Georgia Knapp, a self-proclaimed, shouting from the rooftops feminist, who writes for The Purple Fig, experienced this paradox when she found herself turned on by “bondage” and “submission” porn – which being a proud feminist – fiercely contradicts her everyday morals.
She felt sinful and immoral for getting aroused by it, yet continued to set her browser history to private and accept the shame that came with watching, even though it meant the possibility of her feminist card being revoked.
A friend of Georgia said that for someone who lives their life being strong and independent, perhaps the thrill for her was shedding that self and becoming the exact opposite in bed. It didn’t mean she was any less of a feminist or that she was spitting in the face of all womanhood. It just meant that she was human, she had urges, and to put it simply – what turns you on, turns you on.
Perhaps this explains the unrivalled success of 50 Shades of Grey? And why feminists around the world simply cannot deny the male protagonist, Christian Grey, is a total turn on. Even though he’s a manipulative, controlling bad boy whom Anastasia falls for despite taking the submissive role in a violent sexual relationship. 
Are Christian Grey and Don Draper anomalies? Or are there countless other fictional characters just like them who women shouldn’t find sexy but secretly lust over? And how do these ultimate bad boys stack up against your typical nice guy?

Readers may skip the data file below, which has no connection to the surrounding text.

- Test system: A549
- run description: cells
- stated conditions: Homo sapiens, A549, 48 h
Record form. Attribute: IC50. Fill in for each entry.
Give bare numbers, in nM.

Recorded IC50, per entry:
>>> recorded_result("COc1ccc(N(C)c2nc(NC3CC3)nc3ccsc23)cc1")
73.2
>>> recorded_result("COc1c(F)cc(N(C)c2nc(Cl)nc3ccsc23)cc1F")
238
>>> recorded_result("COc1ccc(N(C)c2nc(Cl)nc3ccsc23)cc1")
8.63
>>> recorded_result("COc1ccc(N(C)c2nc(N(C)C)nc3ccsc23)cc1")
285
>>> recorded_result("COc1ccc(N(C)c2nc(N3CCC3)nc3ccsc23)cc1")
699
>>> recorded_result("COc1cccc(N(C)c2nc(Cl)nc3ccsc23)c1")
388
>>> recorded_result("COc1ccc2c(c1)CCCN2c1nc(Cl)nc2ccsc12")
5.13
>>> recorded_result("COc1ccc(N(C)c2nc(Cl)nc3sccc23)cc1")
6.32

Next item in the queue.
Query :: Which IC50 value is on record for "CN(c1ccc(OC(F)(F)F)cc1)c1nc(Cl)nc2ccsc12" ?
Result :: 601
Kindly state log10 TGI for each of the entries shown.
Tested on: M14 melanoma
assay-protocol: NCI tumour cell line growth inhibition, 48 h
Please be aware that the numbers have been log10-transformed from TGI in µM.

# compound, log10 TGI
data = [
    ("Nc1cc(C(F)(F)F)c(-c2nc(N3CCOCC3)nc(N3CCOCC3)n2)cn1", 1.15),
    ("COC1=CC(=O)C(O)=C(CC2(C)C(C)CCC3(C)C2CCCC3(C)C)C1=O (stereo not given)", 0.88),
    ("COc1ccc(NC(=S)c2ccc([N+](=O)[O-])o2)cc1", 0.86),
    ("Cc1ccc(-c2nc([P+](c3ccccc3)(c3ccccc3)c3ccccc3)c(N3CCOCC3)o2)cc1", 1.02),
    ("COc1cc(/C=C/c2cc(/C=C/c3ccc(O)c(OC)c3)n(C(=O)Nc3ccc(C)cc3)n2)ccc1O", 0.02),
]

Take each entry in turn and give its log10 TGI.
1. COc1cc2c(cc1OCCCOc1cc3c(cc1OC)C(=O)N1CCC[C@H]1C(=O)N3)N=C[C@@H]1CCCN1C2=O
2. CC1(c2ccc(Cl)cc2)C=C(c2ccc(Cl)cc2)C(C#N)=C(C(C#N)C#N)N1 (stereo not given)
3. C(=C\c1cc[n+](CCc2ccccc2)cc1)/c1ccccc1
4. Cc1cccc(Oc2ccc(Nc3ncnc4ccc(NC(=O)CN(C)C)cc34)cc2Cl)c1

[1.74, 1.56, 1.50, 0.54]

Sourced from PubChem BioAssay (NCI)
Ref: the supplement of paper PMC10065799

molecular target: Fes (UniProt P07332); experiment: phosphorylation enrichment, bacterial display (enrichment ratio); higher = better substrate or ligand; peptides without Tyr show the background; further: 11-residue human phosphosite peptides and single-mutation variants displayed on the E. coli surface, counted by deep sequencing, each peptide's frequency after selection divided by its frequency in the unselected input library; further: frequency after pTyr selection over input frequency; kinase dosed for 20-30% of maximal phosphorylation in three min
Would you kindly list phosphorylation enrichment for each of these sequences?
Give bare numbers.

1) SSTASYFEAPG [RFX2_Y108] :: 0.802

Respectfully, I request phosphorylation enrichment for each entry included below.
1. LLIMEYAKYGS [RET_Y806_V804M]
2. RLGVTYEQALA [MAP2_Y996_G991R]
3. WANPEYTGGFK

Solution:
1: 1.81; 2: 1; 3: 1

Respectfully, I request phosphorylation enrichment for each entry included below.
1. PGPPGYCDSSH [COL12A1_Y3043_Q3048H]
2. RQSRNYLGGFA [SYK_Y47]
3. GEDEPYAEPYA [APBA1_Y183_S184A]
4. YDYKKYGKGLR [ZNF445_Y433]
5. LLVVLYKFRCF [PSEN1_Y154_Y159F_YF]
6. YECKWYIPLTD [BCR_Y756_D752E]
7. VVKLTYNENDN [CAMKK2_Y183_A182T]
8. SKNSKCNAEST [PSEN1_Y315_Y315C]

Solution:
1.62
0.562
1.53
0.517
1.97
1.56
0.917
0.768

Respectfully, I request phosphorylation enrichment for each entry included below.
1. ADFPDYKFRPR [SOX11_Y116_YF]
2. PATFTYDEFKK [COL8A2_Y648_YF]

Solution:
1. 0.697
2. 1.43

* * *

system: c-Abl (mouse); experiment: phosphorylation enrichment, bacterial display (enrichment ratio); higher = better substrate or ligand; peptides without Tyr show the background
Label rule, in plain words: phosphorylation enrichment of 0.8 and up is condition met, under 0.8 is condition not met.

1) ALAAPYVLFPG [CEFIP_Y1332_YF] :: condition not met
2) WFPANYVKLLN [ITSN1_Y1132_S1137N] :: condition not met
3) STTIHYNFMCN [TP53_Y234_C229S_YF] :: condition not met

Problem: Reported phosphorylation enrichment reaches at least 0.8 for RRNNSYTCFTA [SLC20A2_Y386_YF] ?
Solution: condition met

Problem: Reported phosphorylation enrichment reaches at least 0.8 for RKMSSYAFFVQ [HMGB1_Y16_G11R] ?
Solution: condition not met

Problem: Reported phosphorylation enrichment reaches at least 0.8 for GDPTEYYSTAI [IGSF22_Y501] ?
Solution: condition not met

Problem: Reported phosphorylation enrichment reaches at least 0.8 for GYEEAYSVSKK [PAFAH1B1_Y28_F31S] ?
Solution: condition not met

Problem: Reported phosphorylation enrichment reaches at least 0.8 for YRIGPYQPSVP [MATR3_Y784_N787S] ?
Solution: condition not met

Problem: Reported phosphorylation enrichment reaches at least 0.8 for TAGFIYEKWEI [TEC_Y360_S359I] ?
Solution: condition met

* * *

What makes the ideal boyfriend?
To answer this question once and for all, I went on a mission to uncover the truth.
Since women love expressing their infatuation for fictional TV boyfriends in lengthy articles online, I trawled through dozens of “most dateable TV character” lists and looked for patterns…
53 lists and 444 votes later I made this controversial discovery:

TV Vampires, Psychopaths & Serial Killers: Perfect Boyfriend Material? Via Dating Metrics


Sure, these guys are fantasy boyfriends, but when it comes down to desire it’s pretty clear that alpha male bad boys are still women’s first choice.

Perhaps the excitement, mystery, surprise and drama a bad boy offers is too good to pass up?
Whatever you take away from this, one thing is clear – no matter how much we try to deny it, evolutionary sexual desire will always find a way to trump rational thinking.

  • christiangrey
]]> 0